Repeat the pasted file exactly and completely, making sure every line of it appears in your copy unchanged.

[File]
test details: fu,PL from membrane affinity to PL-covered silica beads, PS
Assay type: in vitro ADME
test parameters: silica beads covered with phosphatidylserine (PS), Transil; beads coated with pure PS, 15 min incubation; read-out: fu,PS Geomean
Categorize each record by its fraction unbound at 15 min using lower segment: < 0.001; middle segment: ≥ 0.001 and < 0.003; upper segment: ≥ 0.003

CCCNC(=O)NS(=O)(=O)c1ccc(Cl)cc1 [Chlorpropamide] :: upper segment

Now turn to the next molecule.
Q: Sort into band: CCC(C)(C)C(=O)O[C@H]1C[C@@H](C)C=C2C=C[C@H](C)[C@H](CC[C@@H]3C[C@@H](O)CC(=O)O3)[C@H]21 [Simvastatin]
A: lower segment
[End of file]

test details: fu,PL from membrane affinity to PL-covered silica beads, PS
Assay type: in vitro ADME
test parameters: silica beads covered with phosphatidylserine (PS), Transil; beads coated with pure PS, 15 min incubation; read-out: fu,PS Geomean
Categorize each record by its fraction unbound at 15 min using lower segment: < 0.001; middle segment: ≥ 0.001 and < 0.003; upper segment: ≥ 0.003

CCCNC(=O)NS(=O)(=O)c1ccc(Cl)cc1 [Chlorpropamide] :: upper segment

Now turn to the next molecule.
Q: Sort into band: CCC(C)(C)C(=O)O[C@H]1C[C@@H](C)C=C2C=C[C@H](C)[C@H](CC[C@@H]3C[C@@H](O)CC(=O)O3)[C@H]21 [Simvastatin]
A: lower segment